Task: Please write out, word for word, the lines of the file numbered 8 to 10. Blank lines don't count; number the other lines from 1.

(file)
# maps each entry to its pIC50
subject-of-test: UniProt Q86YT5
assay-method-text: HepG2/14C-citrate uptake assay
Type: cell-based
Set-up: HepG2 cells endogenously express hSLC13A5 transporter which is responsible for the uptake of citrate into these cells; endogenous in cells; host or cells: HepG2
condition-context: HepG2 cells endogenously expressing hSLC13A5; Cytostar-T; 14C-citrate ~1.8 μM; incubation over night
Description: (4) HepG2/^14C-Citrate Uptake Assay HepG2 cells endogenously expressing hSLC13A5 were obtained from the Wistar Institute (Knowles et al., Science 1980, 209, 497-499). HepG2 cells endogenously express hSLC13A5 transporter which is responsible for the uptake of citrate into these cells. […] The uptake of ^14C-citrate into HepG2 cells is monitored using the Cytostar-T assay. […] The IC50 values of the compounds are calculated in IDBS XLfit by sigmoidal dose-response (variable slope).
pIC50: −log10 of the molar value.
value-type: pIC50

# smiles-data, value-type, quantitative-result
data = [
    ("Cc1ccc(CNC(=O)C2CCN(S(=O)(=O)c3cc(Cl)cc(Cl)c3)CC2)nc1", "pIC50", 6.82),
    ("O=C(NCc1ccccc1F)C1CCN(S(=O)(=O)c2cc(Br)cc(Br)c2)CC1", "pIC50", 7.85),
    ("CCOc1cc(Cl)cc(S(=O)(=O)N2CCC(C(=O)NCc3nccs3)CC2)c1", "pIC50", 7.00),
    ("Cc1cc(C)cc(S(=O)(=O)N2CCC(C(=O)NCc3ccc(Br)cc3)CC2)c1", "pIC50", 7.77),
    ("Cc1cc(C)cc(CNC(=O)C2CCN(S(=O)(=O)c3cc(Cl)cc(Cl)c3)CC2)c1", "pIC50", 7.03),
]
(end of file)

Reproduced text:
pIC50: −log10 of the molar value.
value-type: pIC50

# smiles-data, value-type, quantitative-result